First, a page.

S&P Probe by Massachusetts Said to Extend to Post-Crisis Ratings

Standard & Poor’s practices for grading commercial property bonds since the 2008 credit crisis are drawing scrutiny from Massachusetts authorities, according to three people with knowledge of the matter.

Bloomberg reports that the scope of the probe by state Attorney General Martha Coakley extends beyond the securities and period that are the subject of a lawsuit brought by the U.S. Justice Department against New York-based McGraw-Hill Cos. and its S&P unit.

Coakley is looking into whether the world’s biggest credit-rating company lowered its standards to win business ranking commercial property bonds as the market recovered from the worst financial crisis since the Great Depression, said the people, who asked not to be identified because they’re not authorized to speak publicly about the case. Her office acknowledged conducting a probe of S&P earlier this month.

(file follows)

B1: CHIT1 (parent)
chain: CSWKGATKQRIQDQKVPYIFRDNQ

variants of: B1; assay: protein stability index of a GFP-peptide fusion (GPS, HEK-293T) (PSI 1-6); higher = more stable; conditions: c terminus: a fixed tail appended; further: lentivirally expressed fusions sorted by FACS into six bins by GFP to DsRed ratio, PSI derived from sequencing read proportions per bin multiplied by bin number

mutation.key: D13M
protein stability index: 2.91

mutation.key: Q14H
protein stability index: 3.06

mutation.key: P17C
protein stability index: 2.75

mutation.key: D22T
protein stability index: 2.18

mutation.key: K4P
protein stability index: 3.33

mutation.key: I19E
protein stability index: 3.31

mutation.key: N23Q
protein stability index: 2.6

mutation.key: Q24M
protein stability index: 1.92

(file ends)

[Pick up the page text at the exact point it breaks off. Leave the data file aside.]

The Justice Department’s case focuses on deals from September 2004 to October 2007, accusing S&P and its parent of inflating ratings on bonds backed by home loans made to the riskiest borrowers, according to the complaint filed Feb. 4 in federal district court in Los Angeles. The U.S. seeks $5bn in damages, equivalent to more than five years of profit at McGraw-Hill.

Hit the link below to access the complete Bloomberg article:

S&P Probe by Massachusetts Said to Extend to Post-Crisis Ratings

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